The Labor Department's Office of Federal Contract Compliance
Programs, on December 9, 2011, proposed a rule that would require
federal contractors to establish a hiring goal of 7 percent of the
employer's workforce for persons with disabilities. The
proposal represents a change from over forty years of OFCCP policy
requiring contractors to make a "good faith effort" to
recruit and hire people with disabilities. The rule would
strengthen affirmative action requirements under Section 503 of the
Rehabilitation Act, which requires federal contractors and
subcontractors to provide equal employment opportunities for
persons with disabilities.
OFCCP Director, Patricia Shiu commented that the proposal would
"define specific goals, require real accountability, and
provide the clearest possible guidance for employers seeking to
comply with the law." The 7 percent goal is not a hiring quota
or a restrictive ceiling under the proposed rule; it is merely an
The proposed rule is in line with the Obama Administration's
effort to improve the lives of disabled persons. It also revises
key terms (such as "substantially limits,"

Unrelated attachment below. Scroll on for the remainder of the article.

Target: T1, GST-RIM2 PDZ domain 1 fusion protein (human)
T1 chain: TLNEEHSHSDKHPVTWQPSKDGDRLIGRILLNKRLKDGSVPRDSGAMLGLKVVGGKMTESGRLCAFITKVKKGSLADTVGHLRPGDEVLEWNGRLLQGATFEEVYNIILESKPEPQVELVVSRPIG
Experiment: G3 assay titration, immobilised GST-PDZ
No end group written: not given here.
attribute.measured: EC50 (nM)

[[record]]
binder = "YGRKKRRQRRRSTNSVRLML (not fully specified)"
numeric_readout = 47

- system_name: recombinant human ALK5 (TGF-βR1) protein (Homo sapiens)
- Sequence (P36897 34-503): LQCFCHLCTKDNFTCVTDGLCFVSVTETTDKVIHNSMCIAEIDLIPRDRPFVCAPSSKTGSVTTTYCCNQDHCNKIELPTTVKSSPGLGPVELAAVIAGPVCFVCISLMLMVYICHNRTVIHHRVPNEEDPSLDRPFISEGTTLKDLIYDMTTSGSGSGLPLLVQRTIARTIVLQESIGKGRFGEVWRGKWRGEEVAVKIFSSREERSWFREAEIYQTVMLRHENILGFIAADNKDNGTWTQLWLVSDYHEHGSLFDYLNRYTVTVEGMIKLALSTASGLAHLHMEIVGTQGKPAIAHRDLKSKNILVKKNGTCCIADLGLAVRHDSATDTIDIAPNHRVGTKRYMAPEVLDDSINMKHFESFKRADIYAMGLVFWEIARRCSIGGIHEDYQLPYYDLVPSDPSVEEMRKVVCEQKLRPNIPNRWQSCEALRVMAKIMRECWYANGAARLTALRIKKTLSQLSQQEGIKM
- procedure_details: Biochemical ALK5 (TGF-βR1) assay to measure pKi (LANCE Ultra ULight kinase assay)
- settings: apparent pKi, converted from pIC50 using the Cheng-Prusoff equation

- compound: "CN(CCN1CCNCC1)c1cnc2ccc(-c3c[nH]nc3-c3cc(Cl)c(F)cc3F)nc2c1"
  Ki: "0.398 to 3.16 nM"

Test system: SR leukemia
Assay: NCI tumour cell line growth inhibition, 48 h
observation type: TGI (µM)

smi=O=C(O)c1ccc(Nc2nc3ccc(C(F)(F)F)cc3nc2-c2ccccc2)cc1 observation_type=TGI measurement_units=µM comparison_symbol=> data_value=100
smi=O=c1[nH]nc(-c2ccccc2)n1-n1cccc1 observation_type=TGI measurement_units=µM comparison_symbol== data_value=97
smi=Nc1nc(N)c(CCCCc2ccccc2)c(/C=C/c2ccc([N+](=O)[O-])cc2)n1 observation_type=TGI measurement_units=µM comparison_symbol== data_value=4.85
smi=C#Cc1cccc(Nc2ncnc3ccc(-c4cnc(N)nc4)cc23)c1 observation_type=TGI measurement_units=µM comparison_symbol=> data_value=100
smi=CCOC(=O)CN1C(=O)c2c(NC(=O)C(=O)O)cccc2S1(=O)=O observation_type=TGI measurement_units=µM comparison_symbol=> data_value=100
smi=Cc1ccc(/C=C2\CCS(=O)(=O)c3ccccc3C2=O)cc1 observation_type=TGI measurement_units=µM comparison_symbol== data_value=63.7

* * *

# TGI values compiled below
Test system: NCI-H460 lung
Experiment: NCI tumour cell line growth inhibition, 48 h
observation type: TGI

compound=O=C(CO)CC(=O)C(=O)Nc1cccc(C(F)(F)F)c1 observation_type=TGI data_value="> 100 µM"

"disability," and "major life activity") under
Section 503 of the Rehabilitation Act to conform with the ADA
Amendments Act. The proposed rule also includes a provision that
would invite job applicants to self-identify as disabled and also
would require federal contractors to survey their current employees
annually to provide employees with the opportunity to self-identify
as disabled. Voluntary self-identification will allow contractors
to compile data to assess the effectiveness of recruitment efforts.
Pursuant to the proposed rule, contractors also would be required
to perform an annual review assessing their recruitment and hiring
efforts. Finally, the rule would require federal contractors to
collaborate with state vocational rehabilitation agencies or local
organizations to help with recruitment and training of persons with
Policy language which had been commonplace and acceptable for decades has suddenly been deemed to have a "chilling" effect on employee rights under federal labor law, and therefore, is illegal under the National Labor Relations Act.
If you are an employer, you likely know that the Fair Labor Standards Act ("FLSA") requires payment of a minimum wage, along with overtime pay for nonexempt employees who work more than 40 hours in a workweek.
If you work in Human Resources, you are surely familiar with the Employment Eligibility Verification Form I-9, and depending on the size of your company's workforce, you might complete new I-9s on a regular basis.
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